The Maryland Department of Natural Resources Police (NRP) welcomed 13 new officers following graduation of its 63rd Basic Recruit Class on October 14. 

The Sandy Point State Park ceremony culminated 36 weeks of training and coursework at the Maryland Police and Corrections facility in Sykesville. Their coursework included Maryland conservation law, criminal procedure, vehicle and traffic laws, physical conditioning, firearms, wildlife identification, emergency vehicle operations, search and rescue, land navigation, and boating navigation. The recruits faced challenging tasks that tested their strength, such as enduring OC spray and undergoing water survival training.

Members of 63rd Basic Recruit Class Complete 36-Week Training Credit: Lauren Moses / Maryland Department of Natural Resources

In front of supportive friends and family, these proud graduates raised their right hand and took the oath to protect Maryland’s citizens and resources on a beautiful fall day. 

Addressing the graduates, NRP Superintendent Colonel G. Adrian Baker reminded the new officers of their unique and important role in protecting Maryland’s resources and maintaining their integrity in all circumstances.

The new officers will be assigned to patrol districts across the state and complete their formal police training in the field under the supervision of experienced officers.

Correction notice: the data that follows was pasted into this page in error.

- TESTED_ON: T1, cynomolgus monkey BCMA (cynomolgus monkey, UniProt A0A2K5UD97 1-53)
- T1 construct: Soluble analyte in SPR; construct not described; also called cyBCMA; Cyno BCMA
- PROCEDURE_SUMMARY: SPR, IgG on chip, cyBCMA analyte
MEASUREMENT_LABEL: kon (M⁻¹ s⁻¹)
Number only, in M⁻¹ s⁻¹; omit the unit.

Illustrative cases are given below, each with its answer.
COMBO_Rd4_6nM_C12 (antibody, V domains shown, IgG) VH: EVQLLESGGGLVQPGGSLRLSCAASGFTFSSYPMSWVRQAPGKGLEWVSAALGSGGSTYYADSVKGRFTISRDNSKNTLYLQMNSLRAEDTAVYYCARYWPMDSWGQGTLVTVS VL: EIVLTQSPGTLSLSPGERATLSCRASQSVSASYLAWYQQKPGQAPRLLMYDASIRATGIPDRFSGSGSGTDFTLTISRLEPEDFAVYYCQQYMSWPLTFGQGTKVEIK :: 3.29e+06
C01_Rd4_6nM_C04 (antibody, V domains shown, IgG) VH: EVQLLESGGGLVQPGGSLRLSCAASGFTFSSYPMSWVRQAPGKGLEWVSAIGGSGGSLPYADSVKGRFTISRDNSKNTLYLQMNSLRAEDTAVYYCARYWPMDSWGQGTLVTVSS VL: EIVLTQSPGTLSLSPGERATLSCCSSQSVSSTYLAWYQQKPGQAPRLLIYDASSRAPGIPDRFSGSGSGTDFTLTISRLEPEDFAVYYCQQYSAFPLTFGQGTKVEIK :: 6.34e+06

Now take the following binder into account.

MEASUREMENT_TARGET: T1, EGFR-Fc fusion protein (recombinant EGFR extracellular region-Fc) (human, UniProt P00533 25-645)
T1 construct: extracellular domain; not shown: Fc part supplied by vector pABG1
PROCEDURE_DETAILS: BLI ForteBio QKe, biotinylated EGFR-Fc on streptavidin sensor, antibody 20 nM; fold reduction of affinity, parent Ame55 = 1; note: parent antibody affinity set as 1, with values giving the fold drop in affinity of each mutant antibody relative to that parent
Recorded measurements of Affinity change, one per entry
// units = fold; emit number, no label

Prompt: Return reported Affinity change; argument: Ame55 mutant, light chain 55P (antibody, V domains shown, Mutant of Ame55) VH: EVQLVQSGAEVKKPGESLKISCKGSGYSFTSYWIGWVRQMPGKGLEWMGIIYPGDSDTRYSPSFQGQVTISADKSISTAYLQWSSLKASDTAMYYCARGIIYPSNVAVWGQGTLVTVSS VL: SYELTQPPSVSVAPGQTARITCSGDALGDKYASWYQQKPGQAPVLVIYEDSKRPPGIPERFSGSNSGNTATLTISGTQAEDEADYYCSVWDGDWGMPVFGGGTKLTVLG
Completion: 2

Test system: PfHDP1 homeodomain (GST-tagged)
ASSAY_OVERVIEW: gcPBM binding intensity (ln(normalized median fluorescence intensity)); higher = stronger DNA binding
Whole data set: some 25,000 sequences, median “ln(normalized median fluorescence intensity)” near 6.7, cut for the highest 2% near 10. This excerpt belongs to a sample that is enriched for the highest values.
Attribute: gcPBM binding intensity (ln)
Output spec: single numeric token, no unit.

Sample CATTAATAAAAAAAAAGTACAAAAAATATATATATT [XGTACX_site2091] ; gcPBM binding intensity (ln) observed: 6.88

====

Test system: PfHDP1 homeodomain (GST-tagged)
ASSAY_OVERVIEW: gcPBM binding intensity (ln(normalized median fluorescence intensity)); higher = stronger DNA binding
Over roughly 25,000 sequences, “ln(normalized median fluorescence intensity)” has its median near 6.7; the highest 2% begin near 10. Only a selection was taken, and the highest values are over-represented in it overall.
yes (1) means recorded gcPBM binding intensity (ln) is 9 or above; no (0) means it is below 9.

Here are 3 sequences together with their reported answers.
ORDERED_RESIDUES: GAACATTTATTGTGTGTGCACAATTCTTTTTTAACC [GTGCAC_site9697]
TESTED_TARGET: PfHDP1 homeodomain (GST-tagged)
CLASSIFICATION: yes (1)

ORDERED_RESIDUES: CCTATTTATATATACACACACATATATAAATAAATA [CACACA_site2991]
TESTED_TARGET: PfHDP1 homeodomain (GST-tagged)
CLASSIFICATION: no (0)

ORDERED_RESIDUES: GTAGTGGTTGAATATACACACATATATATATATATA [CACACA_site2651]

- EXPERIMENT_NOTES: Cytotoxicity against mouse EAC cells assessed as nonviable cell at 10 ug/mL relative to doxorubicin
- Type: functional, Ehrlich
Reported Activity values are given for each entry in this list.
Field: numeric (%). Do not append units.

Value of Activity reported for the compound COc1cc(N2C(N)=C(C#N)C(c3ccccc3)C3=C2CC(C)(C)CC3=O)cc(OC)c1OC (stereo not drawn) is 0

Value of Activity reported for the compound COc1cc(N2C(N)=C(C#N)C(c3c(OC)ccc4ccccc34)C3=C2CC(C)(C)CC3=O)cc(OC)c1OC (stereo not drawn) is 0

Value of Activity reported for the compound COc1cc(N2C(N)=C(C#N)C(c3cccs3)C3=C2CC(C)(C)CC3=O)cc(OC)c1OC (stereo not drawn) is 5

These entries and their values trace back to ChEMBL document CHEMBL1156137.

The 13 new officers are: 

  • Jodi M. Bentz of Williamsport, Washington County
  • Coby T. Blum of Hagerstown, Washington County
  • Jayden M. Carter of Woodsboro, Frederick County
  • Joseph R. Choquette of Parkville, Baltimore County
  • Sonia Y. Dohrn of Great Mills, St. Mary’s County
  • Taylor P. Horchar of Fallston, Harford County
  • Emily J. Lichtenberger of Ocean Pines, Worcester County
  • Donald R. Medtart III of Sparrows Point, Baltimore County
  • Stacey M. Shockley of Millington, Kent County
  • Evan P. Stiles of Galestown, Dorchester County
  • Stephen E. Street of Mount Airy, Carroll County
  • Ryan J. Waugh of Perry Hall, Baltimore County
  • Ryan D. Whittington of Taneytown, Carroll County

Tracing its roots to 1868, NRP is the oldest statewide police force in Maryland and one of the oldest state conservation law agencies in the United States.

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